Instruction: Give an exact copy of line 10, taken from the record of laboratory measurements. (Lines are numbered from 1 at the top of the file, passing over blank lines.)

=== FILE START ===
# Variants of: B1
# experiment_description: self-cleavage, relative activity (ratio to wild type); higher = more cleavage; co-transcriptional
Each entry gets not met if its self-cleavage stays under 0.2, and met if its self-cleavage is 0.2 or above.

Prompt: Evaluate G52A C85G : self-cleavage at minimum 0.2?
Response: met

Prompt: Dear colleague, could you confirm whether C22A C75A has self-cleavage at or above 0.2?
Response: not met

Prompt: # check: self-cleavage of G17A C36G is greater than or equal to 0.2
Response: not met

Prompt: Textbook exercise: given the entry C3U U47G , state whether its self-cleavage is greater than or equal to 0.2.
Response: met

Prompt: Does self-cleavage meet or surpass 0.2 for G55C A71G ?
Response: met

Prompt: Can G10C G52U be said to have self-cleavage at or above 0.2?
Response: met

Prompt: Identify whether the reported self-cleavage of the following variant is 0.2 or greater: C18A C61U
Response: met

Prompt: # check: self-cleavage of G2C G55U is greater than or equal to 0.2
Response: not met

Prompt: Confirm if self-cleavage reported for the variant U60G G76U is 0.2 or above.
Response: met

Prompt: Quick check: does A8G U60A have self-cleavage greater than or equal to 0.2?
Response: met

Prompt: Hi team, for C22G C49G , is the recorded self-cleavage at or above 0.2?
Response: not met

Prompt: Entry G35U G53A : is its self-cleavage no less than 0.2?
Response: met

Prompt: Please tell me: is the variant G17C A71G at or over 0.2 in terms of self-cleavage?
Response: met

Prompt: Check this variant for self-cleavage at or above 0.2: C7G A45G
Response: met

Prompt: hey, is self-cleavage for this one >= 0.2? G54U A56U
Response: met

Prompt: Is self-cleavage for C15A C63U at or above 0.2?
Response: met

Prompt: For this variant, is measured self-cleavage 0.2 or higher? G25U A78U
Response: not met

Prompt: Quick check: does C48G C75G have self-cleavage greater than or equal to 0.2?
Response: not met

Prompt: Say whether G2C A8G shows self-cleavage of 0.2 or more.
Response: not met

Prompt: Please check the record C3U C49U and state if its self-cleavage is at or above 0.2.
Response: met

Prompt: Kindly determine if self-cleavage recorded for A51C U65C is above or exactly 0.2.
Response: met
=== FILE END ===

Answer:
Prompt: Textbook exercise: given the entry C3U U47G , state whether its self-cleavage is greater than or equal to 0.2.